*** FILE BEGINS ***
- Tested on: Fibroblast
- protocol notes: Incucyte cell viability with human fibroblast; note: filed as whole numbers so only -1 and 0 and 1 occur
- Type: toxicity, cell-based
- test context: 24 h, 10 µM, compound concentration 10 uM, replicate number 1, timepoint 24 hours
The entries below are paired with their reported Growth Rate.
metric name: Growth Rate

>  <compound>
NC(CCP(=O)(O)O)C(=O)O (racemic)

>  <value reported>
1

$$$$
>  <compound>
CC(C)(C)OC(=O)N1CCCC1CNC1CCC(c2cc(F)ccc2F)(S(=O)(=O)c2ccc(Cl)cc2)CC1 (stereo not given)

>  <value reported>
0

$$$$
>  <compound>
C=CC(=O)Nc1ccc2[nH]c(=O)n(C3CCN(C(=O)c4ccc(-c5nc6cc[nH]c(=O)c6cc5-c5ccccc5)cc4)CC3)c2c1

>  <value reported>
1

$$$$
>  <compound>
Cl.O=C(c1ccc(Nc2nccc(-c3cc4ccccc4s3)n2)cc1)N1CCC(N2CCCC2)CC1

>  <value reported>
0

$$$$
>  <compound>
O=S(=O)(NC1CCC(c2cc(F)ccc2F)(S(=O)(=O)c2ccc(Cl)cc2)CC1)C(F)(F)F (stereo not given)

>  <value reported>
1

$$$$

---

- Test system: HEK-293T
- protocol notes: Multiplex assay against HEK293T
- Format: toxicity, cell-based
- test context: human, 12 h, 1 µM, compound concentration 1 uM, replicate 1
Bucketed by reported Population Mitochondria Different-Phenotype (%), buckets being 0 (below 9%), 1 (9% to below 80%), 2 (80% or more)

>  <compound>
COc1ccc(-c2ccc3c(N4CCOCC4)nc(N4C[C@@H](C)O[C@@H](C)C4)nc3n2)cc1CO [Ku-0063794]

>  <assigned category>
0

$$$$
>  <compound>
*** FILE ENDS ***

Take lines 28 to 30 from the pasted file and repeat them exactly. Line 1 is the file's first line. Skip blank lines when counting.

O=S(=O)(NC1CCC(c2cc(F)ccc2F)(S(=O)(=O)c2ccc(Cl)cc2)CC1)C(F)(F)F (stereo not given)

>  <value reported>
1